« AnteriorContinuar »
Do you pretend to sit as high on Olympus as Hercules? Did you kill the Nemean lion, the Erymanthian boar, the Lernean serpent, and the Stymphalian birds? Did you destroy tyrants and robbers? You value yourself greatly on subduing one serpent: I did as much as that, while I lay in my cradle.
It is not on account of the serpent, that I boast myself a greater benefactor to Greece than you. Actions should be valued by their utility, rather than by their éclat. I taught Greece the art of writing, to which laws owe their precision and permanency. You subdued monsters; I civilized men. It is from untamed passions, not from wild beasts, that the greatest evils arise
to human society. By wisdom, by art, by the united strength of civil community, men have been enabled to subdue the whole race of lions, bears, and serpents, and, what is more, to bind in laws and wholesome regulations the ferocious violence and dangerous treachery of the human disposition. Had lions been destroyed only in single combat, men had had but a bad time of it; and what but laws could awe the men, who killed the lions? The genuine glory, the proper distinction of the rational species, arises from the perfection of the mental powers. Courage is apt to be fierce, and strength is often exerted in acts of oppression. But Wisdom is the associate of Justice; it assists her to form equal laws, to pursue right measures, to correct power, protect weakness, and to unite individuals in a common interest and general welfare. Heroes may kill tyrants; by it is wisdom, and laws that prevent tyranny and oppression. The operations of policy far surpass the labours of Hercules, preventing many evils which valour and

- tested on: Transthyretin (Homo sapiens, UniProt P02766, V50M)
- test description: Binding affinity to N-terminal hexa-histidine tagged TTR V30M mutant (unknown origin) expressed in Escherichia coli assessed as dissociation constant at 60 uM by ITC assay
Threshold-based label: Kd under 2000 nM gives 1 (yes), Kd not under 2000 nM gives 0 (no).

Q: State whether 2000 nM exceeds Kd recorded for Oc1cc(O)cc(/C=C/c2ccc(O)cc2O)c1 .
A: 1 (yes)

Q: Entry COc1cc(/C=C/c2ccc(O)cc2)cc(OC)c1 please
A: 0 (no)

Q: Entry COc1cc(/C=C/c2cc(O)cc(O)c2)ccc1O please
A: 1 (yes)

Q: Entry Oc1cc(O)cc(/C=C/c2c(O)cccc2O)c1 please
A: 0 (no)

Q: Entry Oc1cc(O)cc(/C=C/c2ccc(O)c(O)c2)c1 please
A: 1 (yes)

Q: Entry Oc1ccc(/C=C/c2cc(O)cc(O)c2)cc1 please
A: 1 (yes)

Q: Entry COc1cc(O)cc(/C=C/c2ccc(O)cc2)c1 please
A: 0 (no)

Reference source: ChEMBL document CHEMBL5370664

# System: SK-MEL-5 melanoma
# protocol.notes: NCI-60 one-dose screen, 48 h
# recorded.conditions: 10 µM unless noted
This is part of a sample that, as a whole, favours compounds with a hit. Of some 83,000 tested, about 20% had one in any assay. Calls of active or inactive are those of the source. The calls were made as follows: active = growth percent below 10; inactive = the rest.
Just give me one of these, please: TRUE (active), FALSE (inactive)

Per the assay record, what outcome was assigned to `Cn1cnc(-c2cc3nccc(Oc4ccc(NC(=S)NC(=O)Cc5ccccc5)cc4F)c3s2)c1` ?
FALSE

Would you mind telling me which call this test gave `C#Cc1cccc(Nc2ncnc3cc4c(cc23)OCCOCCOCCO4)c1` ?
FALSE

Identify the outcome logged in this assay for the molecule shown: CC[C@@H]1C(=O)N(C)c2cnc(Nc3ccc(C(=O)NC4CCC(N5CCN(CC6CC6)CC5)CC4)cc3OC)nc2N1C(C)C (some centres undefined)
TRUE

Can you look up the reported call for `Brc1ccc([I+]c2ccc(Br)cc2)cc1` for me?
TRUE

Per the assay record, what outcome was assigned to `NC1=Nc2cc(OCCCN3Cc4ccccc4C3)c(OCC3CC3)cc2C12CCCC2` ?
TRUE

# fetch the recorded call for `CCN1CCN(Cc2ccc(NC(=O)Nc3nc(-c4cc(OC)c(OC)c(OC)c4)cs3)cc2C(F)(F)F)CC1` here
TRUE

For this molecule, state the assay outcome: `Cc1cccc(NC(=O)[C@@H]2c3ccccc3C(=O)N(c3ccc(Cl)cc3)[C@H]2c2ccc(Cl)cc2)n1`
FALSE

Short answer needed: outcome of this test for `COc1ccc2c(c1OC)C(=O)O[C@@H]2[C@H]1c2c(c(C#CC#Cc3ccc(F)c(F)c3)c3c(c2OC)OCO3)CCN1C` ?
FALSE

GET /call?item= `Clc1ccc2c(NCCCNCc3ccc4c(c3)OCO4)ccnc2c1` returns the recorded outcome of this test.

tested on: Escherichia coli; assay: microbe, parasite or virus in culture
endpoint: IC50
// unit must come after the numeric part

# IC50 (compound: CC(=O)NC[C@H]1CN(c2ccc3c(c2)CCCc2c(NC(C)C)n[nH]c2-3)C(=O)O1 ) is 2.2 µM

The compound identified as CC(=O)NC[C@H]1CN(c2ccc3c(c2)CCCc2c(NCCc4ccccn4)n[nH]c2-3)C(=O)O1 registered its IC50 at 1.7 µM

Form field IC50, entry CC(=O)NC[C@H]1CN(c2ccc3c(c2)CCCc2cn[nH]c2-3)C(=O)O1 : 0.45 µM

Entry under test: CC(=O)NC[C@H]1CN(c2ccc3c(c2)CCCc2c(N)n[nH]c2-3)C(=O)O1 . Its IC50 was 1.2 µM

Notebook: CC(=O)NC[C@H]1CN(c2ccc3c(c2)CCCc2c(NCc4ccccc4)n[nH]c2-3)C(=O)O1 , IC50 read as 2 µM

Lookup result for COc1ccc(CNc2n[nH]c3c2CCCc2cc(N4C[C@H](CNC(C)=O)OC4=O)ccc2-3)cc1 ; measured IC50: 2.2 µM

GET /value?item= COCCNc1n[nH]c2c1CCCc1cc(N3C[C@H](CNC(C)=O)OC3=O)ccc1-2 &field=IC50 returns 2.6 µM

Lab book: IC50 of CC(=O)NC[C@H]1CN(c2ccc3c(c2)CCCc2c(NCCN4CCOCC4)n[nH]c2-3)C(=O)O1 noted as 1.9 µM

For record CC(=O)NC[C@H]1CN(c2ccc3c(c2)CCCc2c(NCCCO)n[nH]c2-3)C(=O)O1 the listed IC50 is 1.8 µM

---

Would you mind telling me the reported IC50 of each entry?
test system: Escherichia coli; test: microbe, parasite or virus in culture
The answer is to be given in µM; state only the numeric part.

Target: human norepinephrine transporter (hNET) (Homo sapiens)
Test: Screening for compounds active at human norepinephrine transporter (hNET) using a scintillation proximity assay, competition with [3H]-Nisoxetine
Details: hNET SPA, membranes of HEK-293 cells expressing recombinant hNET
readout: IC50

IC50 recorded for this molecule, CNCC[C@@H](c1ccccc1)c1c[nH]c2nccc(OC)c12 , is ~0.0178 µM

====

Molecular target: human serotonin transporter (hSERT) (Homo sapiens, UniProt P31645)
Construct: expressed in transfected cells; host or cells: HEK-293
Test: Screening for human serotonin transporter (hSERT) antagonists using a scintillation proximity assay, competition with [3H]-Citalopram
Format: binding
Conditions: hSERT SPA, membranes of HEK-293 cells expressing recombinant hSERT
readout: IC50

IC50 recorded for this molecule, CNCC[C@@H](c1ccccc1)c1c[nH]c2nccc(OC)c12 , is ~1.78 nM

might cannot even redress. You heroes consider nothing but glory, and hardly regard whether the conquests which raise your fame, are really beneficial to your country. Unhappy are the people who are governed by valour not directed by prudence, and not mitigated by the gentle
I do not expect to find an admirer of my strenuous life in the man who taught his countrymen to sit still and read, and to lose the hours of youth and action in idle speculation and the sport of words. CADMUS.
An ambition to have a place in the registers of fame is the Eurystheus, which imposes heroic labours on mankind. The Muses incite to action, as well as entertain the hours of repose; and I think you should honour them for presenting to heroes such a noble recreation, as may prevent their taking up the distaff, when they laid down the club.
Wits, as well as heroes, can take